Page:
5. Promotes strong, healthy bones: Dr. Daniel reports bone broth contains surprisingly low amounts of calcium, magnesium and other trace minerals, but she says "it plays an important role in healthy bone formation because of its abundant collagen. Collagen fibrils provide the latticework for mineral deposition and are the keys to the building of strong and flexible bones."
  6. Promotes healthy hair and nail growth, thanks to the gelatin in the broth. Dr. Daniel reports that by feeding collagen fibrils, broth can even eliminate cellulite too.

Kobe Bryant Swears By Bone Broth

Bone broth is also getting attention for its use in sports medicine. Genuine bone broth contains components of cartilage that may help your body make cartilage. In addition, Dr. Daniel notes that body builders have long used gelatin supplements to support muscle growth. She describes bone broth as “the raw food version of a gelation supplement.”7

Los Angeles Lakers player Kobe Bryant is among those who swear by bone broth, and he believes it has kept his NBA career sustainable. It’s a foundation of his pre-game meals. As ESPN reported:8

"I've been doing the bone broth for a while now," Bryant said. "It's great - energy, inflammation. It's great."

As Tim DiFrancesco, the Lakers' head strength and conditioning coach, said, "Everybody is looking for a magical elixir or some cure-all… but bone broth is where it's at."9 He told ESPN:10

You could go into a store and on the shelf you’ve got this carton of vegetable stock or chicken stock, and that’s probably something that’s been flavored with salt and chicken-flavored bouillon cubes or something like that.

But there’s no actual vitamin, mineral nutrient value in there. It just tastes good because there’s enough salt in there. But when you make a bone stock the right way, it’s like liquid gold. And the way you know you have real stock on your hand is if you put it in the refrigerator overnight and it basically turns into Jell-O.”

Indeed, the more gelatinous the broth, the more nourishing it will tend to be. The collagen that leaches out of the bones when slow-cooked is one of the key ingredients that make broth so healing. According to Dr. Daniel, if the broth gets jiggly after being refrigerated, it's a sign that it's a well-made broth.

To make it as gelatinous as possible, she recommends adding chicken feet, pig's feet, and/or joint bones. All of these contain high amounts of collagen and cartilage. Shank or leg bones, on the other hand, will provide lots of bone marrow. Marrow also provides valuable health benefits so ideally you'll want to use a mixture of bones. You can make bone broth using whole organic chicken, whole fish or fish bones (including the fish head), pork, or beef bones. Vary your menu as the many types offer different flavors and nutritional benefits.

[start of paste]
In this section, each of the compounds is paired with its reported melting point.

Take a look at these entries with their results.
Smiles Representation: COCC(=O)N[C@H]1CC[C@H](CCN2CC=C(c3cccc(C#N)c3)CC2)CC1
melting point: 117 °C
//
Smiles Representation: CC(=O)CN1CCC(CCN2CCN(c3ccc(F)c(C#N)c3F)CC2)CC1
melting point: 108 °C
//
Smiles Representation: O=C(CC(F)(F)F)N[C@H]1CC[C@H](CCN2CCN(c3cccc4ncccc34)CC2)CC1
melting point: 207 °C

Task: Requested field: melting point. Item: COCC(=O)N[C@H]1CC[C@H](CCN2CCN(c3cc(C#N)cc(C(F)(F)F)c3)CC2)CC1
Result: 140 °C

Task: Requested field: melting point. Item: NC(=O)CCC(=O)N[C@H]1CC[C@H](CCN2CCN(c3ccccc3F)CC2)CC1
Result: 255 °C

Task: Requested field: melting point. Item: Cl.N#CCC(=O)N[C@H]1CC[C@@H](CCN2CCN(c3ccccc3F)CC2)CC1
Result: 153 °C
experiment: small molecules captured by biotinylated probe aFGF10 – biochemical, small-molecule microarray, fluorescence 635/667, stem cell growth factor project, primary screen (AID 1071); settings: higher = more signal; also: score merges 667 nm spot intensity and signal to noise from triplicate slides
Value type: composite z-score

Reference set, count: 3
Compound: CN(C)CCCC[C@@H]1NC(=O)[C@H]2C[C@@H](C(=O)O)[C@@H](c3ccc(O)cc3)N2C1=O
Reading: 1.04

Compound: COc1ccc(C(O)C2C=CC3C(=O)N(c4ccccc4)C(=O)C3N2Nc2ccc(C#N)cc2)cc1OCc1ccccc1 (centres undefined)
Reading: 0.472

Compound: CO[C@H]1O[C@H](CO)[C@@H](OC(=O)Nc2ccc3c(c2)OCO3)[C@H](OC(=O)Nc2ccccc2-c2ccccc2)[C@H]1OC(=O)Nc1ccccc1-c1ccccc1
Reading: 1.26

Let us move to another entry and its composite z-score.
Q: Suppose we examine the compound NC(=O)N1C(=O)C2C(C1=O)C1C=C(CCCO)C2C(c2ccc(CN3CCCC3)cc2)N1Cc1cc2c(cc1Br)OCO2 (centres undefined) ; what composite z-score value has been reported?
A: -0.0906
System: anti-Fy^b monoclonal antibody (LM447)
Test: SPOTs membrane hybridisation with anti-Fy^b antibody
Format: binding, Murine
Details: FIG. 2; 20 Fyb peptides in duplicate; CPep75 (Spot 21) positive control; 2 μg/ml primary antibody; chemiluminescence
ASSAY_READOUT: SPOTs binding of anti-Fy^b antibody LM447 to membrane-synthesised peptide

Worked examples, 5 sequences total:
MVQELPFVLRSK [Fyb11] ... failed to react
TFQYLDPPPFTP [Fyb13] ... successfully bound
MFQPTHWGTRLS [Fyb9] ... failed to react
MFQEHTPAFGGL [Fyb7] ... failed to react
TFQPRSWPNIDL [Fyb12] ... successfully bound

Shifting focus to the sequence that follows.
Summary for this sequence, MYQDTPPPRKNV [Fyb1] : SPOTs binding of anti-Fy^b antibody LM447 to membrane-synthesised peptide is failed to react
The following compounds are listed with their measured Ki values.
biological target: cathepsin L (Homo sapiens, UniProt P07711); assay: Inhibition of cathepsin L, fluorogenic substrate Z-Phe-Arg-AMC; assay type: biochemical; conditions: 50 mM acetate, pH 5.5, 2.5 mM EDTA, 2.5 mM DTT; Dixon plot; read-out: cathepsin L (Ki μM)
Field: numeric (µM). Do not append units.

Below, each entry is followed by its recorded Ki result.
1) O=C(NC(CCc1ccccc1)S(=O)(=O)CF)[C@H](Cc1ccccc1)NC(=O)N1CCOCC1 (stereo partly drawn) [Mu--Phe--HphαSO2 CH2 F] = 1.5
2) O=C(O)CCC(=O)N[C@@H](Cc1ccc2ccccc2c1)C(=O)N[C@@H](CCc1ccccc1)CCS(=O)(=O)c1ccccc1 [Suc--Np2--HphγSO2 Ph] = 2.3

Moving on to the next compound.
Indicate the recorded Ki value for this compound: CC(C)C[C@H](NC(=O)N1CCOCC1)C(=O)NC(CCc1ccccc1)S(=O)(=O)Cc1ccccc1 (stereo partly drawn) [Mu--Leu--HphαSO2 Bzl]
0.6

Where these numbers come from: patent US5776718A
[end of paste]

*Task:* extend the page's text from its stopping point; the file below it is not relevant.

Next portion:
Use the Highest Quality Ingredients You Can Find

Perhaps the most important caveat when making broth, whether you're using chicken or beef, is to make sure the bones are from organically raised, pastured or grass-fed animals. As noted by Sally Fallon, chickens raised in concentrated animal feeding operations (CAFOs) tend to produce stock that doesn't gel, so you'll be missing out on some of the most nourishing ingredients if you use non-organic chicken bones.

If you can't find a local source for organic bones, you may need to order them. A great place to start is your local Weston A. Price chapter leader,11 who will be able to guide you to local sources. You can also connect with farmers at local farmers markets. Keep in mind that many small farmers will raise their livestock according to organic principles even if their farm is not USDA certified organic, as the certification is quite costly. So it pays to talk to them. Most will be more than happy to give you the details of how they run their operation.

Homemade Chicken Bone Broth Recipe

The recipe that follows is from Hilary Boynton and Mary Brackett's GAPS cookbook, The Heal Your Gut Cookbook: Nutrient-Dense Recipes for Intestinal Health Using the GAPS Diet. For even more broth recipes, this book is an excellent resource.

Homemade Chicken Broth


  • 1 3- to 4-pound stewing hen, 1-2 chicken carcasses, or 3-4 pounds of chicken necks, backs and wings
  • 4 quarts filtered water
  • 2-4 chicken feet (optional)
  • 1-2 chicken heads (optional)
  • 2 tablespoons apple cider vinegar
  • 3 celery stalks, coarsely chopped
  • 2 carrots, coarsely chopped
  • 1 onion, quartered
  • Handful of fresh parsley
  • Sea salt


  • Put the chicken or carcasses in a pot with 4 quarts of water; add the chicken feet and heads (if you’re using them) and the vinegar.
  • Let sit for 30 minutes to give the vinegar time to leach the minerals out of the bones.
  • Add the vegetables and turn on the heat.
  • Bring to a boil and skim the scum.
  • Reduce to barely a simmer, cover, and cook for 6 to 24 hours.
  • During the last 10 minutes of cooking, throw in a handful of fresh parsley for added flavor and minerals.
  • Let the broth cool, strain it, and take any remaining meat off the bones to use in future cooking.
  • Add sea salt to taste and drink the broth as is or store it in the fridge (up to 5 to 7 days), or freezer (up to 6 months) for use in soups and stews.